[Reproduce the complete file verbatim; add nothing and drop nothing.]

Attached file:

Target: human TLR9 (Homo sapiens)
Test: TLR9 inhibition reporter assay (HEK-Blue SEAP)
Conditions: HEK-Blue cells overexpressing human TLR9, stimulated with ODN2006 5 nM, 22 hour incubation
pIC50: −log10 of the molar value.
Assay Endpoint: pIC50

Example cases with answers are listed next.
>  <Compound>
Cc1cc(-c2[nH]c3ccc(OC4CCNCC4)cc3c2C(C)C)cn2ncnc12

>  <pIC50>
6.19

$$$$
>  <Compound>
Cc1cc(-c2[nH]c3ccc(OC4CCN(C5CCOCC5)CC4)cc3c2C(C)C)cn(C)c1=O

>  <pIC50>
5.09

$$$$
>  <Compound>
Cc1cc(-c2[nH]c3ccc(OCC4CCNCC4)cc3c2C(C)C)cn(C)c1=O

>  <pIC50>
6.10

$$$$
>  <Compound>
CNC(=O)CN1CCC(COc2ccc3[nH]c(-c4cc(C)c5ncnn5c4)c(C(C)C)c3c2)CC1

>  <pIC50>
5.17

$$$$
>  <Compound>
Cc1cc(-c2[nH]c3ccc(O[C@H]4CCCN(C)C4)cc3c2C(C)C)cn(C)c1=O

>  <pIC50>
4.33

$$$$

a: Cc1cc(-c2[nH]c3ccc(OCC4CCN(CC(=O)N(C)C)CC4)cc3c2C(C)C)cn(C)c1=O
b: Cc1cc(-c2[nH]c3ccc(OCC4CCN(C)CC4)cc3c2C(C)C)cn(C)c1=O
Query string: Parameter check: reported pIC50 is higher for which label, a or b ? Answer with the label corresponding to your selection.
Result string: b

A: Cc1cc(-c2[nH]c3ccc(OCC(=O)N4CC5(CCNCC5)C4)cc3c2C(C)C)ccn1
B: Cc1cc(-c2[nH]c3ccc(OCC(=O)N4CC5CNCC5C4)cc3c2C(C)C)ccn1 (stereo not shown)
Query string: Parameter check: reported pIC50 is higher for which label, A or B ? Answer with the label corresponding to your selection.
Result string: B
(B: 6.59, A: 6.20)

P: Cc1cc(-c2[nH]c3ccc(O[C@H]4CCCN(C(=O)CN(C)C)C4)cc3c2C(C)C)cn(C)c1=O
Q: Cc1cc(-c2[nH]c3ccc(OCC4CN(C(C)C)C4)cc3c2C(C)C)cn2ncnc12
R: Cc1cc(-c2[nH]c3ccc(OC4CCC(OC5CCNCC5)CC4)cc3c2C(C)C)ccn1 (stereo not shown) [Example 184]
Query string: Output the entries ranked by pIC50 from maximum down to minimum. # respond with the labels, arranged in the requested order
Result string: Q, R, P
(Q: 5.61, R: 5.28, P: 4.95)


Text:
Target: human TLR9 (Homo sapiens)
Test: TLR9 inhibition reporter assay (HEK-Blue SEAP)
Conditions: HEK-Blue cells overexpressing human TLR9, stimulated with ODN2006 5 nM, 22 hour incubation
pIC50: −log10 of the molar value.
Assay Endpoint: pIC50

Example cases with answers are listed next.
>  <Compound>
Cc1cc(-c2[nH]c3ccc(OC4CCNCC4)cc3c2C(C)C)cn2ncnc12

>  <pIC50>
6.19

$$$$
>  <Compound>
Cc1cc(-c2[nH]c3ccc(OC4CCN(C5CCOCC5)CC4)cc3c2C(C)C)cn(C)c1=O

>  <pIC50>
5.09

$$$$
>  <Compound>
Cc1cc(-c2[nH]c3ccc(OCC4CCNCC4)cc3c2C(C)C)cn(C)c1=O

>  <pIC50>
6.10

$$$$
>  <Compound>
CNC(=O)CN1CCC(COc2ccc3[nH]c(-c4cc(C)c5ncnn5c4)c(C(C)C)c3c2)CC1

>  <pIC50>
5.17

$$$$
>  <Compound>
Cc1cc(-c2[nH]c3ccc(O[C@H]4CCCN(C)C4)cc3c2C(C)C)cn(C)c1=O

>  <pIC50>
4.33

$$$$

a: Cc1cc(-c2[nH]c3ccc(OCC4CCN(CC(=O)N(C)C)CC4)cc3c2C(C)C)cn(C)c1=O
b: Cc1cc(-c2[nH]c3ccc(OCC4CCN(C)CC4)cc3c2C(C)C)cn(C)c1=O
Query string: Parameter check: reported pIC50 is higher for which label, a or b ? Answer with the label corresponding to your selection.
Result string: b

A: Cc1cc(-c2[nH]c3ccc(OCC(=O)N4CC5(CCNCC5)C4)cc3c2C(C)C)ccn1
B: Cc1cc(-c2[nH]c3ccc(OCC(=O)N4CC5CNCC5C4)cc3c2C(C)C)ccn1 (stereo not shown)
Query string: Parameter check: reported pIC50 is higher for which label, A or B ? Answer with the label corresponding to your selection.
Result string: B
(B: 6.59, A: 6.20)

P: Cc1cc(-c2[nH]c3ccc(O[C@H]4CCCN(C(=O)CN(C)C)C4)cc3c2C(C)C)cn(C)c1=O
Q: Cc1cc(-c2[nH]c3ccc(OCC4CN(C(C)C)C4)cc3c2C(C)C)cn2ncnc12
R: Cc1cc(-c2[nH]c3ccc(OC4CCC(OC5CCNCC5)CC4)cc3c2C(C)C)ccn1 (stereo not shown) [Example 184]
Query string: Output the entries ranked by pIC50 from maximum down to minimum. # respond with the labels, arranged in the requested order
Result string: Q, R, P
(Q: 5.61, R: 5.28, P: 4.95)